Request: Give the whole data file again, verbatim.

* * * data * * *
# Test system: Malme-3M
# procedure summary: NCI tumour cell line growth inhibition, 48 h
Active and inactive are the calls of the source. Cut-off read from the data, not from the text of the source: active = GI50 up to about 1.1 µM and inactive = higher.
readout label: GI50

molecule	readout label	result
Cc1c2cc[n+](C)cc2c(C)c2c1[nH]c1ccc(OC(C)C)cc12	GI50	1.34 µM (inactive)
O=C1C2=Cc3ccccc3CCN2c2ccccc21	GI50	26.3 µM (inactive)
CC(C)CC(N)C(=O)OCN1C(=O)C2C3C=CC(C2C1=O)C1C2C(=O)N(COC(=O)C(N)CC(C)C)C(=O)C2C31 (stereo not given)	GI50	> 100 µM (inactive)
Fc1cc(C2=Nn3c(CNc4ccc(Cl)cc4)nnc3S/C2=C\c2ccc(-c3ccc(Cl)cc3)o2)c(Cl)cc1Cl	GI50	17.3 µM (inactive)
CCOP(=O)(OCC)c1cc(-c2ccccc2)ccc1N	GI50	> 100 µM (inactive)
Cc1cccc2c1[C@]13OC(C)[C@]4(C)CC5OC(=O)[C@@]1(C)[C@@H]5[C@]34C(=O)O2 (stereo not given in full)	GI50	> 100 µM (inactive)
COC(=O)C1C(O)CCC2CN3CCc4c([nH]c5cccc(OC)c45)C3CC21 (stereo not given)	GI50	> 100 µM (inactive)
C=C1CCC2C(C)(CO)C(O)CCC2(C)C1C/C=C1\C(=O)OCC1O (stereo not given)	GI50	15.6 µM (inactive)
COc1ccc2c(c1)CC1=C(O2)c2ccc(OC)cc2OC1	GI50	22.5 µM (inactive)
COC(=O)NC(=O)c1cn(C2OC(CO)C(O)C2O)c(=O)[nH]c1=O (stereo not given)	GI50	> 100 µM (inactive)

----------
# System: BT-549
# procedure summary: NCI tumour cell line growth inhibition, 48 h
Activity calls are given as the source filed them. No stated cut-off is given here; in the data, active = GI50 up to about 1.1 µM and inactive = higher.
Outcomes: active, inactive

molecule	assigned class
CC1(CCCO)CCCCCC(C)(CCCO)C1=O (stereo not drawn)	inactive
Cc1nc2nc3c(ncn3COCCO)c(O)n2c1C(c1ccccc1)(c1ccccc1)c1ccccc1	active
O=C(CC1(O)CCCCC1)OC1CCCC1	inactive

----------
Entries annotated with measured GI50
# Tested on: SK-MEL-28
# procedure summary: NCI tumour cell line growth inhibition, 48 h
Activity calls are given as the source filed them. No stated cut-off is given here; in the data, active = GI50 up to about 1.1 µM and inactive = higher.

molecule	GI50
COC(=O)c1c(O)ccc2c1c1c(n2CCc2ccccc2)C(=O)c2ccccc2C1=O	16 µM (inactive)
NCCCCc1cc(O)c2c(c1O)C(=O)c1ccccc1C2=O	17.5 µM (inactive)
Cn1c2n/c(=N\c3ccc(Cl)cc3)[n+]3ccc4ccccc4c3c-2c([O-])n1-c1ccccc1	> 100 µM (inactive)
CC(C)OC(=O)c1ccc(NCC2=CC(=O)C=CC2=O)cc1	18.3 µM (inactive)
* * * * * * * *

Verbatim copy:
# Test system: Malme-3M
# procedure summary: NCI tumour cell line growth inhibition, 48 h
Active and inactive are the calls of the source. Cut-off read from the data, not from the text of the source: active = GI50 up to about 1.1 µM and inactive = higher.
readout label: GI50

molecule	readout label	result
Cc1c2cc[n+](C)cc2c(C)c2c1[nH]c1ccc(OC(C)C)cc12	GI50	1.34 µM (inactive)
O=C1C2=Cc3ccccc3CCN2c2ccccc21	GI50	26.3 µM (inactive)
CC(C)CC(N)C(=O)OCN1C(=O)C2C3C=CC(C2C1=O)C1C2C(=O)N(COC(=O)C(N)CC(C)C)C(=O)C2C31 (stereo not given)	GI50	> 100 µM (inactive)
Fc1cc(C2=Nn3c(CNc4ccc(Cl)cc4)nnc3S/C2=C\c2ccc(-c3ccc(Cl)cc3)o2)c(Cl)cc1Cl	GI50	17.3 µM (inactive)
CCOP(=O)(OCC)c1cc(-c2ccccc2)ccc1N	GI50	> 100 µM (inactive)
Cc1cccc2c1[C@]13OC(C)[C@]4(C)CC5OC(=O)[C@@]1(C)[C@@H]5[C@]34C(=O)O2 (stereo not given in full)	GI50	> 100 µM (inactive)
COC(=O)C1C(O)CCC2CN3CCc4c([nH]c5cccc(OC)c45)C3CC21 (stereo not given)	GI50	> 100 µM (inactive)
C=C1CCC2C(C)(CO)C(O)CCC2(C)C1C/C=C1\C(=O)OCC1O (stereo not given)	GI50	15.6 µM (inactive)
COc1ccc2c(c1)CC1=C(O2)c2ccc(OC)cc2OC1	GI50	22.5 µM (inactive)
COC(=O)NC(=O)c1cn(C2OC(CO)C(O)C2O)c(=O)[nH]c1=O (stereo not given)	GI50	> 100 µM (inactive)

----------
# System: BT-549
# procedure summary: NCI tumour cell line growth inhibition, 48 h
Activity calls are given as the source filed them. No stated cut-off is given here; in the data, active = GI50 up to about 1.1 µM and inactive = higher.
Outcomes: active, inactive

molecule	assigned class
CC1(CCCO)CCCCCC(C)(CCCO)C1=O (stereo not drawn)	inactive
Cc1nc2nc3c(ncn3COCCO)c(O)n2c1C(c1ccccc1)(c1ccccc1)c1ccccc1	active
O=C(CC1(O)CCCCC1)OC1CCCC1	inactive

----------
Entries annotated with measured GI50
# Tested on: SK-MEL-28
# procedure summary: NCI tumour cell line growth inhibition, 48 h
Activity calls are given as the source filed them. No stated cut-off is given here; in the data, active = GI50 up to about 1.1 µM and inactive = higher.

molecule	GI50
COC(=O)c1c(O)ccc2c1c1c(n2CCc2ccccc2)C(=O)c2ccccc2C1=O	16 µM (inactive)
NCCCCc1cc(O)c2c(c1O)C(=O)c1ccccc1C2=O	17.5 µM (inactive)
Cn1c2n/c(=N\c3ccc(Cl)cc3)[n+]3ccc4ccccc4c3c-2c([O-])n1-c1ccccc1	> 100 µM (inactive)
CC(C)OC(=O)c1ccc(NCC2=CC(=O)C=CC2=O)cc1	18.3 µM (inactive)